In Visible Worlds, award-winning Canadian poet and playwright Marilyn Bowering has created a beguiling, multilayered novel that brings together two seemingly disparate stories as it traces the shattering personal consequences of war.
Visible Worlds begins in 1960, with the death of Nate Bone on a Winnipeg football field, as his family and friends stand by and watch. The story then shifts to the tundra of Siberia, where, at the same time, a young woman identified only as Fika is trying to make her way from the Soviet Union to freedom. As the novel unfolds, these two seemingly unrelated events--literally worlds apart--become key pieces in Bowering's astonishing fictional puzzle.
That puzzle is assembled by Albrecht Storr, one of twin sons of German immigrants, who becomes the primary narrator of the novel. Looking back to 1935, when he, his brother Gerhard, and Nate were children together, Albrecht slowly recounts a chain of extraordinary events set off when Nate, still suffering from the death of his sister, kidnaps an infant girl. That reckless, long undetected act leaves few lives unaffected, and will lead, a quarter of a century later, to Fika's remarkable journey across the spare, life-threatening, yet inconceivably beautiful frozen landscape.
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Marilyn Bowering's Visible Worlds introduces at least 12 characters, cuts from Winnipeg to Siberia to the North Pole, shifts back and forth in time from 1960 to 1934, and depicts three crucial deaths. And that's just the first 14 pages. There's more to come--much more--in this book that takes on the Great Depression, World War II, and the Korean War, exploring their effects on three improbably intertwined families. The plot's remarkable contortions are too labyrinthine to describe here, but suffice to say they involve meteors, Nazis, several dead, deformed, and abandoned babies, personal magnetism, labor camps, polar exploration, the Odd Fellows, circus performers, and lots and lots of snow. Like her fellow Canadian Michael Ondaatje, Marilyn Bowering is primarily a poet, and her background shows: in the book's lovely imagery, in its striking economy of language, and also, perhaps, in its greatest narrative shortcoming. Ranging over four continents and nearly three decades, Visible Worlds often feels overly compressed, as if it wanted to be a longer, more leisurely book. On the other hand, this lyric compression gives the novel an almost violent intensity. With its complex web of settings, time periods, and plots, often connected by the most tenuous of threads, Visible Worlds feels like a fever dream yanked straight from the collective 20th-century unconscious. --Mary ParkAbout the Author:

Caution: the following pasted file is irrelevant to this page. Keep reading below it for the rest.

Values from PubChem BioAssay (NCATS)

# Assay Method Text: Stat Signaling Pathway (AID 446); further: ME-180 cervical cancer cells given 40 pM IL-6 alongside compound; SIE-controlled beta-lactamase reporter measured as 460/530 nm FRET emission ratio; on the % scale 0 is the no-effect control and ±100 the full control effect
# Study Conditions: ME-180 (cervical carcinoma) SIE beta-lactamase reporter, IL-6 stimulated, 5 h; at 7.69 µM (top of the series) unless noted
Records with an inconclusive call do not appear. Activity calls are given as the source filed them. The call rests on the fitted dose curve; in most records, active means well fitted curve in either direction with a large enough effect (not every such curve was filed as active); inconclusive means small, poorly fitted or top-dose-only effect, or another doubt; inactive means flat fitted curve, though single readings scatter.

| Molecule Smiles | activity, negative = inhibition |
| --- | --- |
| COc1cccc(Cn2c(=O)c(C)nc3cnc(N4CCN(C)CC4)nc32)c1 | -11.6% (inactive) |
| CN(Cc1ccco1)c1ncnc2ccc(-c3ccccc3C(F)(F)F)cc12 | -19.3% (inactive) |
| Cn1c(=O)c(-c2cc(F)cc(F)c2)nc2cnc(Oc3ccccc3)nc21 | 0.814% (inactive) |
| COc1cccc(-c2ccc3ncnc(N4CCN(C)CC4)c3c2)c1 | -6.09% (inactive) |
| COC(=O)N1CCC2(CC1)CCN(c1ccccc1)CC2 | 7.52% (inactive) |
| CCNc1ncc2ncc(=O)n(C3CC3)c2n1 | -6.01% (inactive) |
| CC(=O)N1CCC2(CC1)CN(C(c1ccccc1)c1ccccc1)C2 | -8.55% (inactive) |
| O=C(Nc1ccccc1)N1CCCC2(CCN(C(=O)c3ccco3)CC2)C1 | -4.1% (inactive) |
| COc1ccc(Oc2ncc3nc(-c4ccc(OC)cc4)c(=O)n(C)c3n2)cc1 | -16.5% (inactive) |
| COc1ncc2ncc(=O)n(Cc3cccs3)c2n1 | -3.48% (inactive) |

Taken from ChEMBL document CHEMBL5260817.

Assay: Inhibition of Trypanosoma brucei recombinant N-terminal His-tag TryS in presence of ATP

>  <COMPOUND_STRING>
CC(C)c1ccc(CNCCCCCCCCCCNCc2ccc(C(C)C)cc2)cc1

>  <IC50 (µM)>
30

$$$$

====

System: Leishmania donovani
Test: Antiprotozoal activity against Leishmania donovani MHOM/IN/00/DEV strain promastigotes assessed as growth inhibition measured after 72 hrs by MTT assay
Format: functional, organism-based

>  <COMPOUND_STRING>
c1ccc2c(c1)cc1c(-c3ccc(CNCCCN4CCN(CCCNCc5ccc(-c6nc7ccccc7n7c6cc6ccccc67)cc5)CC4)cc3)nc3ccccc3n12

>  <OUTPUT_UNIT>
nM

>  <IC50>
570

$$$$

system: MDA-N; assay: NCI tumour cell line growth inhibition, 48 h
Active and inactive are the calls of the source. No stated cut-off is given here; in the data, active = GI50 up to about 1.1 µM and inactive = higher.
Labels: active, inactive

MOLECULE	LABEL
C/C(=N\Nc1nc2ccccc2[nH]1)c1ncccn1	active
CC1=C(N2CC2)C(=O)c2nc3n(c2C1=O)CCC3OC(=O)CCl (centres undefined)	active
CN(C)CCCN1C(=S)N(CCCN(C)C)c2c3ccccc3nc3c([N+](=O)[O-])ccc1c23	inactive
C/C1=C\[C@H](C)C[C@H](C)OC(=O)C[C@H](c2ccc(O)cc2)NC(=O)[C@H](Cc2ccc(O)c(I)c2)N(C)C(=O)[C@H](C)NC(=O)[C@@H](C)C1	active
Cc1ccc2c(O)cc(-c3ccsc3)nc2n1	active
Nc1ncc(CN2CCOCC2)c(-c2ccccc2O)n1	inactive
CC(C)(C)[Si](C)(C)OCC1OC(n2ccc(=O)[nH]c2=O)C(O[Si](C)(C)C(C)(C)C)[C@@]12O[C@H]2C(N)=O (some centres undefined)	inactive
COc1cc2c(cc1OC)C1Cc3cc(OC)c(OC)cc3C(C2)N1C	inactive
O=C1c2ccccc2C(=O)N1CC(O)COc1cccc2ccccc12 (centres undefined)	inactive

Marilyn Bowering is a Canadian playwright, poet and novelist; her one previous novel was To All Appearances a Lady (1989)
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Book Description Harper Perennial, 1999. Paperback. Book Condition: New. book. Bookseller Inventory # 006092926X
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Book Description Harper Perennial, 1999. Paperback. Book Condition: New. New item. Bookseller Inventory # QX-002-X6-6104006